Crizotinib has demonstrated clinical benefit and a favourable benefit–risk profile for patients with advanced nsclc and ROS1 rearrangement, and it is the first targeted agent approved for ROS1-positive tumours. Response rates achieved with crizotinib, regardless of treatment line (63%–83%), in this susceptible population are greatly superior to the 10%–35% and 5%–22% response rates obtained with use of the traditional cytotoxic therapies in the first-line and second-line settings respectively6. Low rates of ROS1 rearrangement in the population make the initiation of phase iii randomized clinical trials untenable at present, but the observed objective response rate, prolonged pfs, and similar efficacy across all lines of therapy as evidenced by a variety of phase i and ii studies, retrospective analyses, and single-institution experiences in diverse patient populations with advanced nsclc lend credence to the efficacy of crizotinib as an effective pharmaceutical to manage ROS1-altered lung cancer in larger patient populations. In light of current results and experiences, we support and recommend the use of crizotinib in this patient group.

ACKNOWLEDGMENTS

The authors acknowledge Amanda Williams Gibson for her project management and compilation of this article. Amanda Williams Gibson was compensated by a grant from Pfizer. During the process of preparing this article, Pfizer did not influence the content or consensus of the article, did not read or review the article, and did not provide any form of compensation to the named authors of this article.

CONFLICT OF INTEREST DISCLOSURES

We have read and understood Current Oncology’s policy on disclosing conflicts of interest, and we declare the following interests: JA, SB, ACS have received personal fees from Pfizer, outside the submitted work; RA received personal fees from Pfizer during the conduct of the study; DGB received grants from Pfizer during the conduct of the study and personal fees from AstraZeneca, Roche, Bristol–Myers Squibb, Boehringer Ingelheim, Pfizer, Merck, Bayer, Lilly, and Takeda outside the submitted work; GB and WM are members of the Pfizer advisory board; CB and CC have received other consideration from Pfizer outside the submitted work; PD received grants from Pfizer during the conduct of the study and other consideration from Bayer, Bristol–Myers Squibb, AstraZeneca, and Pfizer outside the submitted work; HSS has received other consideration from Pfizer Canada, Bayer, Merck, and EMD Serono Canada outside the submitted work; TLS has received grants and personal fees from AstraZeneca and personal fees from Bristol–Myers Squibb, Janssen, Pfizer, and Novartis outside the submitted work; ET has received grants from, and been an advisory board member for, Pfizer, Bristol–Myers Squibb, Merck, AstraZeneca, Roche, and Janssen outside the submitted work; MST received grants and personal fees from Pfizer during the conduct of the study and has received grants and personal fees from AstraZeneca and Merck, and personal fees from Bristol–Myers Squibb and Bayer outside the submitted work; JCC, DNI, NBL, BM, FRK, and ZX have no conflicts to disclose.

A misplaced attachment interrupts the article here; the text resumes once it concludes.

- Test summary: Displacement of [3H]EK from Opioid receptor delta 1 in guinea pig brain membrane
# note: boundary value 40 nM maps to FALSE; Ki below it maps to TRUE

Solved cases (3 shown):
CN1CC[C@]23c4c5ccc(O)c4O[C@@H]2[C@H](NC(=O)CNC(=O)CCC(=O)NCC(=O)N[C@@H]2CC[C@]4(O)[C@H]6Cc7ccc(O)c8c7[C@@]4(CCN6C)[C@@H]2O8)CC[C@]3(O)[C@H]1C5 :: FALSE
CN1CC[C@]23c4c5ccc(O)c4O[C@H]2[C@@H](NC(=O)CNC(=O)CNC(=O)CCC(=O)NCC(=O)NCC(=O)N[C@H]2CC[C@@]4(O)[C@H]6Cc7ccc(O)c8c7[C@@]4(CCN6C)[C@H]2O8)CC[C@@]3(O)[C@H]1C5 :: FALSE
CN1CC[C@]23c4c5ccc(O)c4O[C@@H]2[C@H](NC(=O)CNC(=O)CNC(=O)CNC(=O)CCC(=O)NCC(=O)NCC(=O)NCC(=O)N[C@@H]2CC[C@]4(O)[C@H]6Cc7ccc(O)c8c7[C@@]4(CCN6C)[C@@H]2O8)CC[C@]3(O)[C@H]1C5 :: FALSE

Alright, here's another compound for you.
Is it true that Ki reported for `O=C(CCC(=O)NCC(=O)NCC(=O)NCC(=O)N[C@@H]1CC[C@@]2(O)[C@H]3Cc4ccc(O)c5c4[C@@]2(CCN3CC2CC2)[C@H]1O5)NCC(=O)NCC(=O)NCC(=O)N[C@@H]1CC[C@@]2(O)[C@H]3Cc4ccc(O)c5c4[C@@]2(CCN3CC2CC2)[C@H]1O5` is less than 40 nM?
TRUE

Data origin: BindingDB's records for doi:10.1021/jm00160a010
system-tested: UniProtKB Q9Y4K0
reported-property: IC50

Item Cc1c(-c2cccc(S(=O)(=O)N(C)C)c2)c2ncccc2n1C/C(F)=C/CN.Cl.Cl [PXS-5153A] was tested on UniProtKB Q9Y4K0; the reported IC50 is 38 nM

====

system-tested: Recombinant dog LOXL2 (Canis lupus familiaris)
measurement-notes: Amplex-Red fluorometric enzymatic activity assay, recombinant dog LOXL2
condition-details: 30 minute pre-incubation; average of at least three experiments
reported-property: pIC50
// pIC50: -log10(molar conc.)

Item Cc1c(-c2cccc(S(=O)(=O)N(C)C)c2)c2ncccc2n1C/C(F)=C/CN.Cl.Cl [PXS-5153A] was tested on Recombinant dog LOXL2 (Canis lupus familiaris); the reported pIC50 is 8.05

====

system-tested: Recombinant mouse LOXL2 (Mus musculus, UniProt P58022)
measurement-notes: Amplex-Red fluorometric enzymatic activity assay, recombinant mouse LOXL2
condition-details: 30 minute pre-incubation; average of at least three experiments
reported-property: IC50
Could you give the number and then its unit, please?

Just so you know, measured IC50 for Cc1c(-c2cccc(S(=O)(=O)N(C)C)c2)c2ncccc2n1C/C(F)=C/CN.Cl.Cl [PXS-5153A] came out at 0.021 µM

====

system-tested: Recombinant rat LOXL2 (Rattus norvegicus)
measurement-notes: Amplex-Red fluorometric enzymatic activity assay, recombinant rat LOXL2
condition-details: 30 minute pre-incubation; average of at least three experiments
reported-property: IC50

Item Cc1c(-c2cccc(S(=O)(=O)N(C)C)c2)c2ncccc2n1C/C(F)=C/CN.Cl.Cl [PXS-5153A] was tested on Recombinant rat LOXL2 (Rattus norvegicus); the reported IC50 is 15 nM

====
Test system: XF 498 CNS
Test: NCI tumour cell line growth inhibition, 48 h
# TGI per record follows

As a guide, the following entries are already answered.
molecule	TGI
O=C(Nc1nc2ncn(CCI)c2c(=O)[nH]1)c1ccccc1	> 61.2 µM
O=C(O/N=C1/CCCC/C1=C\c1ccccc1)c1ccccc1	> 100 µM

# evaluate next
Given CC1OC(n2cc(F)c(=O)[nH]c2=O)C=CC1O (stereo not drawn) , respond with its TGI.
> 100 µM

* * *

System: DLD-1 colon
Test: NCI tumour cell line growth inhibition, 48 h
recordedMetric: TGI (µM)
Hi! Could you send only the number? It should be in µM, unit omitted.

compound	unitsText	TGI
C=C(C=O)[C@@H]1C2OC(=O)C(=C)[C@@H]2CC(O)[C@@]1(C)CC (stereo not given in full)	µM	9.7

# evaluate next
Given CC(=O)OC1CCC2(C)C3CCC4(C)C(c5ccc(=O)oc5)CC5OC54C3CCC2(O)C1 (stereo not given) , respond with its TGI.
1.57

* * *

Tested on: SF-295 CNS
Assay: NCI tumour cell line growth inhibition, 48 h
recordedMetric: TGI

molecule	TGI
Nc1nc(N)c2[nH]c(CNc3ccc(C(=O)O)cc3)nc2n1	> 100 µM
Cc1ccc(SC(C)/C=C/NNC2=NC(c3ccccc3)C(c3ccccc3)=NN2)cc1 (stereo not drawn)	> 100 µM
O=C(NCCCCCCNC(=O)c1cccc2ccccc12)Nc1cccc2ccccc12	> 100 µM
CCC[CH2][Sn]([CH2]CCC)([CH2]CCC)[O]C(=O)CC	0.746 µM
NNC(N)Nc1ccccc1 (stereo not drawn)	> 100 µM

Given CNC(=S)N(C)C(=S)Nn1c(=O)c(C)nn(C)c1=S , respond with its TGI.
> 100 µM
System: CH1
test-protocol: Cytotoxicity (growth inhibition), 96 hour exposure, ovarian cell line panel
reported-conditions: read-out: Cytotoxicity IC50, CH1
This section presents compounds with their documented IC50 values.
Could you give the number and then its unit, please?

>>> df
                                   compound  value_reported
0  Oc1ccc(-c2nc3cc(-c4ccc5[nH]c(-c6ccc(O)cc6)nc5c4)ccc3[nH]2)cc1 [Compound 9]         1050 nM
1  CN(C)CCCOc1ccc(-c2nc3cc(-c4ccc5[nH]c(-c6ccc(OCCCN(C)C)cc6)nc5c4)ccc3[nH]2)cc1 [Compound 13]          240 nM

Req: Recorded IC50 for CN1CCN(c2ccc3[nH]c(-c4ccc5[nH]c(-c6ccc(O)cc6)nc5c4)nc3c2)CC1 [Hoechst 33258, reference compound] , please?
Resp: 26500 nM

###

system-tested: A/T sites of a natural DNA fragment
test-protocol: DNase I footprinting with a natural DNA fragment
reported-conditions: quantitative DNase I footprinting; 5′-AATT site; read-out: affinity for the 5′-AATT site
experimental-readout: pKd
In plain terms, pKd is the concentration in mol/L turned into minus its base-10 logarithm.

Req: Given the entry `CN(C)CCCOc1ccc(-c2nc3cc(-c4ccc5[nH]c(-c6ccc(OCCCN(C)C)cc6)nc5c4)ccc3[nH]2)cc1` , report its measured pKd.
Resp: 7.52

AUTHOR AFFILIATIONS

*Alberta: Tom Baker Cancer Centre and University of Calgary, Calgary (Bebb); Department of Laboratory Medicine and Pathology, University of Alberta, Edmonton (Bigras); Cross Cancer Institute and University of Alberta, Edmonton (Butts); Department of Pathology and Laboratory Medicine, Cumming School of Medicine, University of Calgary, and Calgary Laboratory Services, Calgary (Rashid-Kolvear),
Quebec: Sir Mortimer B. Davis Jewish General Hospital, McGill University, Montreal (Agulnik); Department of Pathology, Centre hospitalier de l’Université de Montréal, Montreal (Albadine); Service d’anatomopathologie et de cytologie, Institut universitaire de cardiologie et de pneumologie de Québec–Université Laval, Quebec City (Couture, Desmeules),
Manitoba: Department of Medical Oncology, University of Manitoba, Winnipeg (Banerji),
§Ontario: St. Joseph’s Healthcare, Hamilton Regional Laboratory Medicine Program, Department of Pathology and Molecular Medicine, McMaster University, Hamilton (Cutz); Princess Margaret Cancer Centre, University of Toronto, Toronto (Leighl); Department of Pathology and Laboratory Medicine, University of Ottawa, Ottawa (Sekhon); Department of Clinical Laboratory Genetics, Laboratory Medicine Program, University Health Network, and Department of Laboratory Medicine and Pathobiology, University of Toronto, Toronto (Smith, Stockley); Department of Laboratory Medicine and Pathobiology, Princess Margaret Cancer Centre, Toronto (Tsao),
||British Columbia: Department of Pathology and Laboratory Medicine, University of British Columbia, Vancouver (Ionescu); BC Cancer–Vancouver Centre, Vancouver (Melosky),
#Nova Scotia: Queen Elizabeth iiHealth Sciences Centre and Dalhousie University, Halifax (Morzycki, Xu),
**Saskatchewan: Department of Pathology and Laboratory Medicine, Saskatchewan Health Authority and University of Saskatchewan, Saskatoon (Torlakovic).

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Correspondence to: D. Gwyn Bebb, Department of Oncology, Tom Baker Cancer Centre, 1331 29th Street NW, Calgary, Alberta T2N 4N2 or Ming S. Tsao, Tsao Laboratory, Ontario Cancer Institute, MaRS Centre, Princess Margaret Cancer Tower, 11-301 101 College Street, Toronto, Ontario M5G 1L7. E-mail: Gwyn.bebb@ahs.ca or Ming.Tsao@uhn.ca

aWith the exception of the first and last authors, names are presented alphabetically. ( Return to Text )

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aNCT01639508. ( Return to Text )


Current Oncology, VOLUME 26, NUMBER 4, August 2019








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ISSN: 1198-0052 (Print) ISSN: 1718-7729 (Online)